Another Disaster of the Accountability Era? State Takeovers of High-Poverty, Majority-Minority Schools

Louisiana and my home state of South Carolina both share a historical struggle with high-poverty, racial minority public schools. In recent years, however, New Orleans has become a model for a drastic form of education reform, in which the state takes over schools and entire districts from local control.

These takeovers often include reconstituting schools as charters, replacing entire faculties and administrations, and even handing over operations to private entities — which is precisely what is now being proposed in Charleston, SC, where education and poverty were given close examination via the 2006 documentary Corridor of Shame: Neglect of South Carolina’s Rural Schools.

In that film, South Carolina novelist Pat Conroy narrated his own experience teaching in a high-poverty, majority-black school on a coastal SC island. The experience, Conroy explains, “shook me to the core”; the extreme poverty and failure of formal education Conroy witnessed during the late 1960s to early ’70s included children who had no lived experiences beyond the coastal islands they inhabited and literacy skills that suggested their futures would be dim.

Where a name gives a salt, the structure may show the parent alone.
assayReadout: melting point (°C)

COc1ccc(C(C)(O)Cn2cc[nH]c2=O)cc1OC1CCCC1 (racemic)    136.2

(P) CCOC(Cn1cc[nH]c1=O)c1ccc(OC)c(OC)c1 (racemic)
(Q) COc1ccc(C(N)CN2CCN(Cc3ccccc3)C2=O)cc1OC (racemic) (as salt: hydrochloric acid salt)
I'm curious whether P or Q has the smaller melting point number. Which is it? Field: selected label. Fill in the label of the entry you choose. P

By the 1980s, my home state had made a decision about how to treat education inequality: South Carolina became one of the first states to adopt high-stakes accountability for education reform, and in effect, committed to the belief that in-school only reform could overcome the negative consequences of poverty and racism.

Unsurprisingly, nothing changed. By1993, high-poverty districts were suing the state over inequitable education funding — the very suit that is the basis of the documentary Conroy participated in.

It took over two decades for the courts to rule finally in favor of those districts, most of which lie along the I-95 corridor along SC’s coast. As Denisa R. Superville reported for Education Week:

In a 3–2 ruling, the state high court upheld an earlier Circuit Court decision that said South Carolina officials failed to live up to their constitutional obligation to adequately fund poor and rural schools. The state’s failure to address the “effects of pervasive poverty on students within the plaintiffs’ school districts prevented those students from receiving the required opportunity,” the ruling said.